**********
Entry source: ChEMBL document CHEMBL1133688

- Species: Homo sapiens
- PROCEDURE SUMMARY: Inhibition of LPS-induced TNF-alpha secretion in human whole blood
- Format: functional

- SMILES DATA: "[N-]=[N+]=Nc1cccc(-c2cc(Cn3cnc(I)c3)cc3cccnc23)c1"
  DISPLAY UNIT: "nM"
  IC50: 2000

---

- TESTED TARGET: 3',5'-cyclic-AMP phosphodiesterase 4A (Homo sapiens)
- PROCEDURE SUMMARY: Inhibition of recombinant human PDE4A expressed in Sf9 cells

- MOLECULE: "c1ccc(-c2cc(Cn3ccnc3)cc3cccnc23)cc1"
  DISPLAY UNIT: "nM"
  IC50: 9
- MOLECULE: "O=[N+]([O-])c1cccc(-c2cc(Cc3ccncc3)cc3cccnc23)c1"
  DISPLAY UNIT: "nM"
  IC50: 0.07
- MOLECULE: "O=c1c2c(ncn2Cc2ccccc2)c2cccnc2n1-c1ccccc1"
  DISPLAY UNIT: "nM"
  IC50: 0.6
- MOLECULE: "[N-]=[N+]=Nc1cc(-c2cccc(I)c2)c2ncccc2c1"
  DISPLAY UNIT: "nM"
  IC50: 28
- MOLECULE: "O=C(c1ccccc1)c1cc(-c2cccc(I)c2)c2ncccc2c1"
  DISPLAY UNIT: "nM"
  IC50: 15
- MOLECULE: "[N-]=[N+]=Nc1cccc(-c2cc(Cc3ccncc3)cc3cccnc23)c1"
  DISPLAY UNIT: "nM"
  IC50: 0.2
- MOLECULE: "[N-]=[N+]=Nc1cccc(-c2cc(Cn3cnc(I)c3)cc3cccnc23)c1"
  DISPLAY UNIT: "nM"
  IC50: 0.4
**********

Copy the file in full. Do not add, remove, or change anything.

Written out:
Entry source: ChEMBL document CHEMBL1133688

- Species: Homo sapiens
- PROCEDURE SUMMARY: Inhibition of LPS-induced TNF-alpha secretion in human whole blood
- Format: functional

- SMILES DATA: "[N-]=[N+]=Nc1cccc(-c2cc(Cn3cnc(I)c3)cc3cccnc23)c1"
  DISPLAY UNIT: "nM"
  IC50: 2000

---

- TESTED TARGET: 3',5'-cyclic-AMP phosphodiesterase 4A (Homo sapiens)
- PROCEDURE SUMMARY: Inhibition of recombinant human PDE4A expressed in Sf9 cells

- MOLECULE: "c1ccc(-c2cc(Cn3ccnc3)cc3cccnc23)cc1"
  DISPLAY UNIT: "nM"
  IC50: 9
- MOLECULE: "O=[N+]([O-])c1cccc(-c2cc(Cc3ccncc3)cc3cccnc23)c1"
  DISPLAY UNIT: "nM"
  IC50: 0.07
- MOLECULE: "O=c1c2c(ncn2Cc2ccccc2)c2cccnc2n1-c1ccccc1"
  DISPLAY UNIT: "nM"
  IC50: 0.6
- MOLECULE: "[N-]=[N+]=Nc1cc(-c2cccc(I)c2)c2ncccc2c1"
  DISPLAY UNIT: "nM"
  IC50: 28
- MOLECULE: "O=C(c1ccccc1)c1cc(-c2cccc(I)c2)c2ncccc2c1"
  DISPLAY UNIT: "nM"
  IC50: 15
- MOLECULE: "[N-]=[N+]=Nc1cccc(-c2cc(Cc3ccncc3)cc3cccnc23)c1"
  DISPLAY UNIT: "nM"
  IC50: 0.2
- MOLECULE: "[N-]=[N+]=Nc1cccc(-c2cc(Cn3cnc(I)c3)cc3cccnc23)c1"
  DISPLAY UNIT: "nM"
  IC50: 0.4